Archive | Notes from the Field

Understanding the Digital Infrastructure of Photo-sharing in China: Notes on Tuchong as an Example

Yunchang Yang, PhD Candidate, UCL Anthropology

IMG_2419

A photo of my working space, showing my laptop, notebook, IC card for working with images

On 3rd July 2019, I caught up with UCL Anthropology’s ASSA (Anthropology of Smartphones and Smart Aging) team at a local pub behind Euston Station. Most of the researchers just returned from fieldwork and are starting data-sorting and writing. They shared some great stories in the field on how smartphones are playing different socio-cultural roles across various cultures and societies. When I introduced my work of amateur photography on the Chinese Internet to them and mentioned that many of my informants also practice photography on IOS and Android smartphones, they immediately thought of people taking photos with smartphones and sharing them with social media platforms.…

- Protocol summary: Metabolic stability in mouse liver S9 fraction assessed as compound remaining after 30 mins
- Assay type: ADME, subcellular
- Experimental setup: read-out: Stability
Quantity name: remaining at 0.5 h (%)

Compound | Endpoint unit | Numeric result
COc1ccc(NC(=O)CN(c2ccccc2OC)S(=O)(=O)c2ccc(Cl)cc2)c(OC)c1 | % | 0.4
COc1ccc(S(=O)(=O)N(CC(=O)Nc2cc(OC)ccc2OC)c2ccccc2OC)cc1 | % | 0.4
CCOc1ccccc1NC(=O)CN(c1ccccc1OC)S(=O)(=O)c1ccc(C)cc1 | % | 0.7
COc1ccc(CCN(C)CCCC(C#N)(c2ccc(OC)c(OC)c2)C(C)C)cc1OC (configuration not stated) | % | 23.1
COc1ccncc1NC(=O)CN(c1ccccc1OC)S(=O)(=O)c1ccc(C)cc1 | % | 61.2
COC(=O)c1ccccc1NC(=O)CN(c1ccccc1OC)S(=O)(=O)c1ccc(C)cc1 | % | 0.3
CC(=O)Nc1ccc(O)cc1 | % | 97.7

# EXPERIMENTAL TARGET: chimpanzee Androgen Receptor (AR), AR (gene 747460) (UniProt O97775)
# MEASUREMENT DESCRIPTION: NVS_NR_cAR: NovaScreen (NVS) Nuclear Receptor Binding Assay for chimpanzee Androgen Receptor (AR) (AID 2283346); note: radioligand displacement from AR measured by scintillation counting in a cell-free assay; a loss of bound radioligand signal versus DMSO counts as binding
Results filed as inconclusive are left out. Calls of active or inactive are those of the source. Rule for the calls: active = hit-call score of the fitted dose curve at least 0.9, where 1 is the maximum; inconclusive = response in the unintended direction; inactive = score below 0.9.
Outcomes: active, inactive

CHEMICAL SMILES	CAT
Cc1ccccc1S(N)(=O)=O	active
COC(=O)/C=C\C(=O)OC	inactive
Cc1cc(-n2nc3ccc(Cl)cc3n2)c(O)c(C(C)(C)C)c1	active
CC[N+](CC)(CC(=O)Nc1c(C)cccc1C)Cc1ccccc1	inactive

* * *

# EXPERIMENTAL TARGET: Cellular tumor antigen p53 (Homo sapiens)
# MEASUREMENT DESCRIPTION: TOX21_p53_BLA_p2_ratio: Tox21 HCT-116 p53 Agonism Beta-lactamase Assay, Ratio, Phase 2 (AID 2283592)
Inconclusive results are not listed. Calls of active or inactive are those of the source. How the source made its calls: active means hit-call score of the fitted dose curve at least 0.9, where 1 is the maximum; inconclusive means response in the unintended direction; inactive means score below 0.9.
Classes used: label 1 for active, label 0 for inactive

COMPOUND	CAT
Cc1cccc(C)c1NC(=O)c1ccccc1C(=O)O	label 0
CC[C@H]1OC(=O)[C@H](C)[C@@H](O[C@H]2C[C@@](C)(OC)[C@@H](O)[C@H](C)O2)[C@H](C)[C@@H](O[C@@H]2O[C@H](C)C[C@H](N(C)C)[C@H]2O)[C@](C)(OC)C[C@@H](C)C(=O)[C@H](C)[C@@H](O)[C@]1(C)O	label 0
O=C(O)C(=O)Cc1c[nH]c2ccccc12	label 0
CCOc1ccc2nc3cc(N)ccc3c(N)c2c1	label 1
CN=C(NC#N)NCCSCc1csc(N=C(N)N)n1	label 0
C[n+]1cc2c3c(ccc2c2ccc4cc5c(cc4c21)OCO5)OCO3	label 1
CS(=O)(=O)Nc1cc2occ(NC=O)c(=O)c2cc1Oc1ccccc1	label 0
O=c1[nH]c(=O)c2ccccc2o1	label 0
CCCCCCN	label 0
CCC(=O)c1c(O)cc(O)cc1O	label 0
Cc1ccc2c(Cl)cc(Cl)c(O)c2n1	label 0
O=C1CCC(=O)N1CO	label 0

Continue Reading 0

Exploding Objects: A Month at the Smithsonian’s National Museum of Natural History.

Rose Taylor, PhD Candidate, UCL Anthropology

Over the course of four weeks between June and July 2019 I participated in the Smithsonian’s National Museum of Natural History’s Summer Institute in Museum Anthropology (SIMA) in Washington D.C. SIMA is an intensive residential course designed to train and immerse the next generation of anthropologists and museum studies students in museum anthropology and object handling with the overall aim of revitalizing museum based anthropological research (see naturalhistory.si.edu/research/anthropology/programs/summer-institute-museum-anthropology-sima/sima-prospective-students.